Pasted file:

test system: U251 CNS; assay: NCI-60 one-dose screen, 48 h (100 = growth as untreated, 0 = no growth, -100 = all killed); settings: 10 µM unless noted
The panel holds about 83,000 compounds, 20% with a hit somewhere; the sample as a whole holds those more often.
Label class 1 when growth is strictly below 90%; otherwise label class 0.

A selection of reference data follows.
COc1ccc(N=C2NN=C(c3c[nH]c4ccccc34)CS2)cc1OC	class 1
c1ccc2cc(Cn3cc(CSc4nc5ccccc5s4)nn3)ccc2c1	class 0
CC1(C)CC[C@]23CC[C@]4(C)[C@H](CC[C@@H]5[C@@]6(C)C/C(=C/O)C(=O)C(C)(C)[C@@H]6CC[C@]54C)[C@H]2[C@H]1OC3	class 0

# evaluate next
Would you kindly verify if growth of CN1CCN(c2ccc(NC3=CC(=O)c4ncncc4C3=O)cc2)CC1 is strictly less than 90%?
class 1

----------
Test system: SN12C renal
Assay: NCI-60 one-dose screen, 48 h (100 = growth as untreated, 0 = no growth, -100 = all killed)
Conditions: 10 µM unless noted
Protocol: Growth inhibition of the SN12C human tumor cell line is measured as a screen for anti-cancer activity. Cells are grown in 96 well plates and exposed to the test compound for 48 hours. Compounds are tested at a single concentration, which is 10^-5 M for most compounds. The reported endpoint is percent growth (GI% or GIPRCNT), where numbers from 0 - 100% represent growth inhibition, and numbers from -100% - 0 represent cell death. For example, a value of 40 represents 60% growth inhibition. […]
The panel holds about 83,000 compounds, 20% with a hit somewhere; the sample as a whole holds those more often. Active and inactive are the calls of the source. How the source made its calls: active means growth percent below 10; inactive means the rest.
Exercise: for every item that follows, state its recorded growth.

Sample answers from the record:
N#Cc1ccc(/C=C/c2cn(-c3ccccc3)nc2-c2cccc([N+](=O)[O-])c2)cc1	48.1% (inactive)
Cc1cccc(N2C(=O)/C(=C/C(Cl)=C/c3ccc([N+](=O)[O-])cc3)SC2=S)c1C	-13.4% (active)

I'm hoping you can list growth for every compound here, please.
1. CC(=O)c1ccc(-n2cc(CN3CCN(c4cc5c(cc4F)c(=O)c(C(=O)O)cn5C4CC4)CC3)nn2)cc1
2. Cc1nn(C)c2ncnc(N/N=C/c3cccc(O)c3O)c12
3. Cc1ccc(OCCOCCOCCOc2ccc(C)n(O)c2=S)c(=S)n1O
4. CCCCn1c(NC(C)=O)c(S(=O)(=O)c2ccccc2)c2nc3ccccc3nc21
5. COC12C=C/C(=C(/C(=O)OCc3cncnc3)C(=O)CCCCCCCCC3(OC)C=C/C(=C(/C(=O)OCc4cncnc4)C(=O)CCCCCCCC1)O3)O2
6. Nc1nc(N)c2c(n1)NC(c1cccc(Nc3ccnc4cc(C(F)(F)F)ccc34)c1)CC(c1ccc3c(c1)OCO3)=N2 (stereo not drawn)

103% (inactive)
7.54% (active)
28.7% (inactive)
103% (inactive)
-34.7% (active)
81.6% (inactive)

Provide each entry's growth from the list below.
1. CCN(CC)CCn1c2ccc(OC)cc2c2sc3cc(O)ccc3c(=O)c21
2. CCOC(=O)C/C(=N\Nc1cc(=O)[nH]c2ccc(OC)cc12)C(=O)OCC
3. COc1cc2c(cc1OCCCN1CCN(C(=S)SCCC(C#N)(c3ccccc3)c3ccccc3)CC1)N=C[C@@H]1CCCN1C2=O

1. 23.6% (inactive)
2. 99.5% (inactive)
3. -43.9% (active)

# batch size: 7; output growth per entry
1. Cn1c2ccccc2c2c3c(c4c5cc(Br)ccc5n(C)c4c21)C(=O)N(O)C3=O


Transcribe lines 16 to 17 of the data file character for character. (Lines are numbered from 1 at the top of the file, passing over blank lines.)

The panel holds about 83,000 compounds, 20% with a hit somewhere; the sample as a whole holds those more often. Active and inactive are the calls of the source. How the source made its calls: active means growth percent below 10; inactive means the rest.
Exercise: for every item that follows, state its recorded growth.